White House has plan to build more housing but San Diego could run out
The White House on Wednesday announced a plan to increase the supply of housing across the United States – something experts say is desperately needed in San Diego.
San Diego County has an average of about 9,500 new homes built per year, including apartments, single-family homes and condos, which is falling short of demand. The new plan presented by the White House Council of Economic Advisers could boost growth through tax incentives and other means.
The Biden administration said it intends to deliver 100,000 subsidized homes in three years and use federal grants to build and renovate up to 2 million homes in low-income areas. San Diego housing experts mostly welcomed the news, but doubted the federal plan – which primarily uses tax programs to stimulate growth – would do enough to build homes.
Alan Gin, an economist at the University of San Diego, said it was possible that the White House plan would create a little more housing locally, but not enough to have a noticeable effect.
“We have such a great shortage here that we need more,” he said.
Gin said the major problem in San Diego County is the lack of land cleared for new housing, something the White House cannot influence.
Despite the wording of the White House report, which focuses on the needs of most Americans, it is primarily aimed at the poorest in the country, said Lynn Reaser, chief economist at Point Loma Nazarene University. .
“Housing for middle-income households – teachers, firefighters, nurses and others – remains a major missing link,” she said.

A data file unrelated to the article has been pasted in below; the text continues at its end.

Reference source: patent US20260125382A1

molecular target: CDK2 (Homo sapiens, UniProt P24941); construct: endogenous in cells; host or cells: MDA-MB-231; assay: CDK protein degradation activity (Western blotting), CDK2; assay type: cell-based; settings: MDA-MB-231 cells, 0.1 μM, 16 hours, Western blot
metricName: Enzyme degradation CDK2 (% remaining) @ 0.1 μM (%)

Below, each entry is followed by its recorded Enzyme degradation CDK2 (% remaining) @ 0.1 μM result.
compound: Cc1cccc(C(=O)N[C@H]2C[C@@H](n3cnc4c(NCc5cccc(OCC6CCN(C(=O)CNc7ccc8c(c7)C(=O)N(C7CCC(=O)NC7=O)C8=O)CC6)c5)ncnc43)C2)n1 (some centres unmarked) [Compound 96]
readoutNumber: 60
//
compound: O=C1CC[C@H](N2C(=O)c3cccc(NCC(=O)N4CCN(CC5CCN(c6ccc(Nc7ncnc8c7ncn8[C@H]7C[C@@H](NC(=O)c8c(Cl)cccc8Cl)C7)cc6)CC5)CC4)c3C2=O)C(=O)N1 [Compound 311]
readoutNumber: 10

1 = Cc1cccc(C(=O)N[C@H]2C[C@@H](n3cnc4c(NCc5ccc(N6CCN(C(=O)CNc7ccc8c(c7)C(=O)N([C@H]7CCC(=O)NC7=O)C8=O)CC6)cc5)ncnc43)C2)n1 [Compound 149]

Reaser said White House proposals to increase tax credits for subsidized homebuilders and efforts to get local governments to relax zoning could have the biggest impact in San Diego. However, she said there are obstacles to its functioning.
San Diego residents are generally opposed to a significant increase in the number of new homes in many areas, Reaser said. Additionally, she cited work she completed in 2015 that found regulations made up 40% of the cost of new housing – something federal regulators can’t change significantly.
How the White House plan would work:
- Changed mortgage requirements through Freddie Mac and Fannie Mae to allow the use of loans for manufactured homes, such as those built in factories. Currently, many mortgages cannot be used for manufactured homes.
- Expand mortgage options for properties with two to four units where the owner can live on site. This will allow small owners to build wealth and not be left out by big business.
- Prioritize nonprofits and first-time buyers to buy foreclosed properties at auction. This would give nonprofits and potential homeowners an additional 30 days to get the home foreclosed, as opposed to a private equity firm.
- Use new tax credits for social housing to encourage the construction and renovation of 2 million housing units in economically vulnerable neighborhoods.
- Through the US Treasury, transfer $ 383 million into the Capital Magnet Fund to encourage the production of subsidized housing. The fund is a grant program for non-profit housing groups and community development institutions.